BANDAR SERI BEGAWAN, Brunei—Worried that
long-seething rifts could escalate over the South China Sea, Southeast
Asian leaders are expected this week to press China to agree to start
negotiations on a new pact aimed at thwarting a major clash in one of
the world's busiest waterways.
Concern over North Korea's latest
threats is also expected to gain attention over economic issues in the
annual summit of the Association of Southeast Asian Nations, or ASEAN,
being held Wednesday and Thursday in Brunei's capital of Bandar Seri
The 10-nation bloc is scrambling to beat a deadline
to transform the strikingly diverse region of 600 million people into a
European Union-like community by the end of 2015.
percent of the work to turn the bustling region into a single market and
production base, first laid out in a 2007 blueprint, have been done,
according to a draft statement to be issued after the summit. The
document did not detail what still needed to be done.
statement, a copy of which was obtained by The Associated Press on
Monday, would reaffirm the ASEAN leaders' commitment to ensure the
peaceful resolution of South China Sea conflicts in accordance with
international law "without resorting to the threat or use of force."
They would call for "the early adoption of a code of conduct in
the South China Sea," referring to a legally binding pact ASEAN would
like to forge with China to replace a 2002 nonaggression accord that has
failed to stop territorial skirmishes.
China, Taiwan and
ASEAN members Brunei, Malaysia, the Philippines and Vietnam have
overlapping claims across the South China Sea, which Beijing claims in
its entirety. The Philippines and Vietnam in particular have been at
odds with China over the region in recent years, with diplomatic
squabbles erupting over oil and gas exploration and fishing rights.
A tense standoff last year between Chinese and Filipino ships over the fishing-rich Scarborough Shoal is unresolved.
Philippine vessels withdrew, but China has refused to pull out its
three surveillance ships and remove a rope blocking Filipino fishermen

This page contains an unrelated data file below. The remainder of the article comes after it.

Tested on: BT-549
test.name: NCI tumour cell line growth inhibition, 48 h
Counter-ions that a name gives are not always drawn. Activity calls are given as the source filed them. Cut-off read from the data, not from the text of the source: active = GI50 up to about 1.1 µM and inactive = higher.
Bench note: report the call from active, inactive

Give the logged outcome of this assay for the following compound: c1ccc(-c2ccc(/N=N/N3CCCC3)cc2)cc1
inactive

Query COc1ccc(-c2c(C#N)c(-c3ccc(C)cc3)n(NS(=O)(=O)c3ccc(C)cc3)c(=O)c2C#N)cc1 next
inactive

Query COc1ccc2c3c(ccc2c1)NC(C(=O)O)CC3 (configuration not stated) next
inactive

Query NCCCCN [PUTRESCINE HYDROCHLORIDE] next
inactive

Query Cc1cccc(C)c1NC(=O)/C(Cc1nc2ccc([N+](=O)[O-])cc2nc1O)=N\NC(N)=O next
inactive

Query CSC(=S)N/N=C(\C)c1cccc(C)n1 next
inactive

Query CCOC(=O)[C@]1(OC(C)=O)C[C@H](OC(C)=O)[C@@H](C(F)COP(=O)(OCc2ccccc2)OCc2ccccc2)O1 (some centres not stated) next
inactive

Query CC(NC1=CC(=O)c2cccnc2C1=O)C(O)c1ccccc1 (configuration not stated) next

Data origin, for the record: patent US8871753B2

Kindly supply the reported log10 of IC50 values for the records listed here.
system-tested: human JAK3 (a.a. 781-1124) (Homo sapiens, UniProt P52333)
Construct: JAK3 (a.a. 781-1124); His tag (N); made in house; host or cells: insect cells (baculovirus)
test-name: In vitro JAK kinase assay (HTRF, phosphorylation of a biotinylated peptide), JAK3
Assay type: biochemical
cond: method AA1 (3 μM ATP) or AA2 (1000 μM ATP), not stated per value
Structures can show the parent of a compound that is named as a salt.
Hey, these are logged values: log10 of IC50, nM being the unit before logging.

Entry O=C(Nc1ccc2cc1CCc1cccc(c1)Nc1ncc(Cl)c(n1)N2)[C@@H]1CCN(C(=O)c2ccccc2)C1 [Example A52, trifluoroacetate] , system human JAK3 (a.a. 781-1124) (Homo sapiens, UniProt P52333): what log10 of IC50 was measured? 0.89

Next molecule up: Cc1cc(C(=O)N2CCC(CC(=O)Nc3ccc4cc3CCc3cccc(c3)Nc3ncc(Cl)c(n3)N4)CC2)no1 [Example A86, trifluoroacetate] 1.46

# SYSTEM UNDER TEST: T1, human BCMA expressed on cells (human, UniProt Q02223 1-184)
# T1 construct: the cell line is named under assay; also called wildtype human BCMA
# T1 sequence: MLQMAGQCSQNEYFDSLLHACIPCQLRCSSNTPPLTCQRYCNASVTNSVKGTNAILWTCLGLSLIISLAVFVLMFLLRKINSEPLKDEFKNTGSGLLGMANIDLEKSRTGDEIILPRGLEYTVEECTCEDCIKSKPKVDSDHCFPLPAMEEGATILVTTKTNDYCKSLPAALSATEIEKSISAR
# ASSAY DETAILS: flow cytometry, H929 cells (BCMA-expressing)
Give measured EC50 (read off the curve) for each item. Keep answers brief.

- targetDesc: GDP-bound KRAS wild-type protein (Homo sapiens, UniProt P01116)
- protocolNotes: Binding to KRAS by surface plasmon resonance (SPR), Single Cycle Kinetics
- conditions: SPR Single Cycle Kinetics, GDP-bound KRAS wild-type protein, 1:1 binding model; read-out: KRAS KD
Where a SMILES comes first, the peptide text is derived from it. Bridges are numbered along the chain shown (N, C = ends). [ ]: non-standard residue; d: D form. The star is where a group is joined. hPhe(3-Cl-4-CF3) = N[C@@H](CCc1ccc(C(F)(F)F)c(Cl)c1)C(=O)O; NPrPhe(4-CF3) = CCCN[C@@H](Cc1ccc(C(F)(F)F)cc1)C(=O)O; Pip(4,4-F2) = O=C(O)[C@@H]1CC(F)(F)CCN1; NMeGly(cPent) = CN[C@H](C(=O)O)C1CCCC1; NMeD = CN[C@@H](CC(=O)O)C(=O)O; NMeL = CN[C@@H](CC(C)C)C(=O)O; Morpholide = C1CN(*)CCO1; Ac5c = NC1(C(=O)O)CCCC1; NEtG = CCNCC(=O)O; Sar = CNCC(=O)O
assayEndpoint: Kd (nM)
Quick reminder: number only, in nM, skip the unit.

from a Scarborough lagoon.
In January, the Philippines
challenged China's massive territorial claims before an arbitration
tribunal under the United Nations Convention on the Law of the Sea in a
daring legal step that China has ignored. The tribunal has to appoint
three more of five arbiters by Thursday, then start looking into the
complaint if it decides it has jurisdiction.
meeting by ASEAN foreign ministers in Brunei two weeks ago was dominated
by concerns over the territorial disputes and ended with a call for an
early conclusion of a nonaggression pact with China, Philippine Foreign
Secretary Albert del Rosario said.
But Chinese officials have not clearly indicated when they would be ready to discuss the proposed accord.
territorial issue has threatened ASEAN's unity. Cambodia, a China ally,
refused to have the issue mentioned in a post-ministerial statement
when it hosted the meetings last year. That drew protests from Vietnam
and the Philippines, and ASEAN ended up not issuing an after-conference
communique for the first time in the bloc's 45-year history.
has steadfastly refused to bring the disputes to the international
arena, preferring to negotiate one on one with each rival claimant. It
has also warned Washington not to intervene in the disputes.
founded in 1967 as a bulwark against communism in the Cold War era, has
often been caught in the crosscurrents of major conflicts. Currently,
the bloc is walking a tightrope between a rising China and an America
that is reasserting its status as an Asia-Pacific power.
wield tremendous influence on ASEAN, which has become a battleground
for political and security clout and export markets.
forces from all of ASEAN, along with eight other countries that include
the United States and China, would hold for the first time three-day
disaster response drills in Brunei in June to foster confidence among
the multinational troops, the draft summit statement said.
publicity-shy leader, Sultan Hassanal Bolkiah, has led the tedious
legwork to avoid any major hitch in the ASEAN summits his tiny but
oil-rich kingdom hosts this year.
He has separately met with
President Barack Obama and Chinese leader Xi Jinping ahead of this
week's summit. Last week, Bolkiah flew to Manila, partly to discuss the
summit agenda with Philippine President Benigno Aquino III.
his gleaming Royal Brunei Air plane taxied to a red-carpet welcome at
Manila's airport, Philippine officials saw Bolkiah, who also heads his
country's defense forces, at the pilot's seat.